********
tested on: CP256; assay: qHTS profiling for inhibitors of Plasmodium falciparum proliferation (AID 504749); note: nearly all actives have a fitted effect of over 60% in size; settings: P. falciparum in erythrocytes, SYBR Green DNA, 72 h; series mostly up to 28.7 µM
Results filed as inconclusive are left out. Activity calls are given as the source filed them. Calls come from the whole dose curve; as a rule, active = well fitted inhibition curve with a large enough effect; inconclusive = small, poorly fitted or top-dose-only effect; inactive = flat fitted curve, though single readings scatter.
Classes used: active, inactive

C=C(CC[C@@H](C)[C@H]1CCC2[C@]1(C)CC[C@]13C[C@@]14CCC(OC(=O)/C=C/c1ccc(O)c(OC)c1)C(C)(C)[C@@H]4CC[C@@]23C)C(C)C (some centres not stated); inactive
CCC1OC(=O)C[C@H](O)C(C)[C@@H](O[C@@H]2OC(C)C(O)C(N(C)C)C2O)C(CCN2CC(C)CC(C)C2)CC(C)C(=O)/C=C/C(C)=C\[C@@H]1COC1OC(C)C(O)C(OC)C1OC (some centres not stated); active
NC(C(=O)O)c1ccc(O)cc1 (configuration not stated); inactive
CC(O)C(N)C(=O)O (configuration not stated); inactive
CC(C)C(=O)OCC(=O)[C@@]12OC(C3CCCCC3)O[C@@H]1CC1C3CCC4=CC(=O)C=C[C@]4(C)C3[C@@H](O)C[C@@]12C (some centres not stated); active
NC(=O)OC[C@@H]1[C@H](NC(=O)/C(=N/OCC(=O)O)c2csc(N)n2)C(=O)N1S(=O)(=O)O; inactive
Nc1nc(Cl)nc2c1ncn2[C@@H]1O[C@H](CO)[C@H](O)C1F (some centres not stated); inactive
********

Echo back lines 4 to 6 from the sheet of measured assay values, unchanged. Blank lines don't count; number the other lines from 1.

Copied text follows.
C=C(CC[C@@H](C)[C@H]1CCC2[C@]1(C)CC[C@]13C[C@@]14CCC(OC(=O)/C=C/c1ccc(O)c(OC)c1)C(C)(C)[C@@H]4CC[C@@]23C)C(C)C (some centres not stated); inactive
CCC1OC(=O)C[C@H](O)C(C)[C@@H](O[C@@H]2OC(C)C(O)C(N(C)C)C2O)C(CCN2CC(C)CC(C)C2)CC(C)C(=O)/C=C/C(C)=C\[C@@H]1COC1OC(C)C(O)C(OC)C1OC (some centres not stated); active
NC(C(=O)O)c1ccc(O)cc1 (configuration not stated); inactive